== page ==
Predicted deforestation activity data is then spatially allocated throughout the jurisdiction based on the relative risk of deforestation in each pixel, determined largely by the distance to the edge of the forest and localized deforestation rates within subnational administrative units. More complex risk mapping models may also be used where they are demonstrably more accurate.
This top-down allocation approach will assist in consistent baseline setting across the jurisdiction and between Verra AUD projects, and will reduce the potential for any perceived or actual conflicts of interest at the project proponent level. The allocation approach also improves accuracy and conservativeness at the national and global level. Furthermore, the approach is consistent with UNFCCC national-level accounting for REDD+ and Nationally Determined Contributions under the Paris Agreement by aiming to harmonize accounting across scales.
This new approach is further enhanced through centralized activity data collection and the mapping of deforestation risk using globally consistent accuracy standards. Technological improvements—particularly in remote sensing—that have occurred since the original REDD methodologies were released have made it feasible for Verra, using contracted data service providers, to take the innovative approach of allocating activity data to project proponents for their use. While Verra encourages governments and other carbon market stakeholders to submit high-quality datasets to support this effort, the development of the activity data and risk maps and the allocation of activity data will be completed by third parties. Verra and independent experts will provide final approval of the data.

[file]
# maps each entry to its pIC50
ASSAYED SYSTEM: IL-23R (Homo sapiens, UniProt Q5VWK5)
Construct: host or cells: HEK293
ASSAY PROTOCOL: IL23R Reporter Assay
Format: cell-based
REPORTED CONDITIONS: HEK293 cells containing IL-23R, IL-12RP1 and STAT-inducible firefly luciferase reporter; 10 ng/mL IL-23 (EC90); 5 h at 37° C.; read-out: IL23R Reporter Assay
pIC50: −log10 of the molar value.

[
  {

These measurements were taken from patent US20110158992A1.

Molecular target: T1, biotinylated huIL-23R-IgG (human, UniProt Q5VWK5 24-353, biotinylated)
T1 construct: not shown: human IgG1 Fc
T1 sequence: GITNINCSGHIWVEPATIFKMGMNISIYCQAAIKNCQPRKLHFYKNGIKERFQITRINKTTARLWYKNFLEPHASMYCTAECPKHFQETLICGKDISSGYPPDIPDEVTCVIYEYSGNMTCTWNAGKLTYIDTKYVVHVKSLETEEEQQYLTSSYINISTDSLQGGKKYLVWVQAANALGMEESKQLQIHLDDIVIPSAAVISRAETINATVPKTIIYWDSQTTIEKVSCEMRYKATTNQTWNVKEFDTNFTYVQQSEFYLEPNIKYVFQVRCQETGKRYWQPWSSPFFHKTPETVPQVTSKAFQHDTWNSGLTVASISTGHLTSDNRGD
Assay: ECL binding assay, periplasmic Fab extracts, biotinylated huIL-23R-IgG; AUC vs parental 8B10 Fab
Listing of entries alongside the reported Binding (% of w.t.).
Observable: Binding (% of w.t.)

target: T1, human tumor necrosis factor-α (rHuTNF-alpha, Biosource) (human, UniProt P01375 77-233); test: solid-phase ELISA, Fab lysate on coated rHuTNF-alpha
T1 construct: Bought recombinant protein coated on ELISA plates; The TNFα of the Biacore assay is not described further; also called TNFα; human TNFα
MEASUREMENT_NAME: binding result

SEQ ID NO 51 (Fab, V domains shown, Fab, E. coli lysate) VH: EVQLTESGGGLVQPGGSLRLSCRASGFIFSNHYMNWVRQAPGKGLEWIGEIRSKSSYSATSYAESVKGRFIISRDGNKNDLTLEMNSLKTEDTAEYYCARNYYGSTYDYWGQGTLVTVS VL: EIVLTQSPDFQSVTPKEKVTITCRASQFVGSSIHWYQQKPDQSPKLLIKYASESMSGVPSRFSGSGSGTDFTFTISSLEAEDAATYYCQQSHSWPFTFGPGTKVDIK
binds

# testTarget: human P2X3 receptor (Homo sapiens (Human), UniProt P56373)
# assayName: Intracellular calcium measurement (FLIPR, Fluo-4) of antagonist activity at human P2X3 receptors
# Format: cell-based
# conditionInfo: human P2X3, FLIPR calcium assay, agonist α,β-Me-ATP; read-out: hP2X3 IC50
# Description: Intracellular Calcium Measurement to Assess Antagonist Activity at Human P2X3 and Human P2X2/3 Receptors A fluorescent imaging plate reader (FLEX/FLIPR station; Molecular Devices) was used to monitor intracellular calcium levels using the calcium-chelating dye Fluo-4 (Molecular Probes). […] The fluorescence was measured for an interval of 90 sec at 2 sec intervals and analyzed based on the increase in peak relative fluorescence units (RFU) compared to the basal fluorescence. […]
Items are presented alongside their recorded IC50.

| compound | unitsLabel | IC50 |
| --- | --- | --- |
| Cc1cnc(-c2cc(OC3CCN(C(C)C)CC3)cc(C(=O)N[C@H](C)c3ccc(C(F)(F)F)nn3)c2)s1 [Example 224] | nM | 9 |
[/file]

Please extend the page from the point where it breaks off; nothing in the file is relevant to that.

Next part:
Why Not Synthetic Controls?
An alternative approach that has been advocated in this context is the comparison of project areas against synthetic control points. While this may be a useful method (if appropriately designed) for assessing some impacts of project activities, it faces challenges if used as a baselining approach:
- Finding sufficiently matched synthetic control points, both in terms of characteristics and numbers, is a challenging exercise for AUD projects, which are subject to many varying parameters and may comprise most of a specific ecosystem in a jurisdiction. Depending on the parameterization of controls, highly variable results can be expected.
- Synthetic controls also do not address the issue of national alignment. Using a top-down approach that allocates the total historical deforestation over a reference period ensures, as noted above, that the expected deforestation for all project (and non-project) areas in the jurisdiction does not amount to a baseline that is higher than the expected deforestation in the entire jurisdiction. Synthetic controls do not have this protection and depending on the selection of controls and the number of projects in a jurisdiction, it is very likely that these activities would still not be aligned with national accounting and results.
Verra is currently assessing whether the synthetic control approach may be viable to use as a periodic true-up mechanism in relation to portfolio performance. Verra is also considering whether a synthetic control or other dynamic performance approach may be appropriate for other REDD activities, such as Avoiding Unplanned Degradation and Avoiding Planned Deforestation.
(1) Six years is the current standard for baseline duration for Avoiding Unplanned Deforestation projects in the VCS Program.
(2) Ten years is the current standard historical reference period for Avoiding Unplanned Deforestation projects in the VCS Program.